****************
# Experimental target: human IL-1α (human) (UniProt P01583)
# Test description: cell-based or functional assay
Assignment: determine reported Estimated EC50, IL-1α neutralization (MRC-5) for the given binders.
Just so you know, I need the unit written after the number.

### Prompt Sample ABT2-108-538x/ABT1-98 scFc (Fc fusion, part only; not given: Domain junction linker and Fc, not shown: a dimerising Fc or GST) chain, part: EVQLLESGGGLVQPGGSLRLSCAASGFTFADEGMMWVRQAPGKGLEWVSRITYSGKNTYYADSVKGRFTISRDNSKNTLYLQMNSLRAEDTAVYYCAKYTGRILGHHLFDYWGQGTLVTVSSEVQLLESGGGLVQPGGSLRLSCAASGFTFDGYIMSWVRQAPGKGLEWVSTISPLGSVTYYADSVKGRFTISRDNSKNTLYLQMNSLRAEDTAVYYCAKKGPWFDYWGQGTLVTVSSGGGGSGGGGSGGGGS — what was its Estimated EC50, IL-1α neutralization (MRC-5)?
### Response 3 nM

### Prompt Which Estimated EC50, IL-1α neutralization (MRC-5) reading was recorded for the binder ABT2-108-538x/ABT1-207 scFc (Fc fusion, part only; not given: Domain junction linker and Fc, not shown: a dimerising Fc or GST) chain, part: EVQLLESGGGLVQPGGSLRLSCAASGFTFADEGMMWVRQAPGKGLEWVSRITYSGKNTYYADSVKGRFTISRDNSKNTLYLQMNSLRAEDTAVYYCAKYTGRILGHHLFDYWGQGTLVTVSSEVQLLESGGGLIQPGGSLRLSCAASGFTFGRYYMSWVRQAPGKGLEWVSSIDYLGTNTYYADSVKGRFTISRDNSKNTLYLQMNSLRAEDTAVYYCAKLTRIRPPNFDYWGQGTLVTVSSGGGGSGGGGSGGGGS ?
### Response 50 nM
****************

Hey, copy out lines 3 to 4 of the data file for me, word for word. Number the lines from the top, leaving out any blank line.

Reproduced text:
Assignment: determine reported Estimated EC50, IL-1α neutralization (MRC-5) for the given binders.
Just so you know, I need the unit written after the number.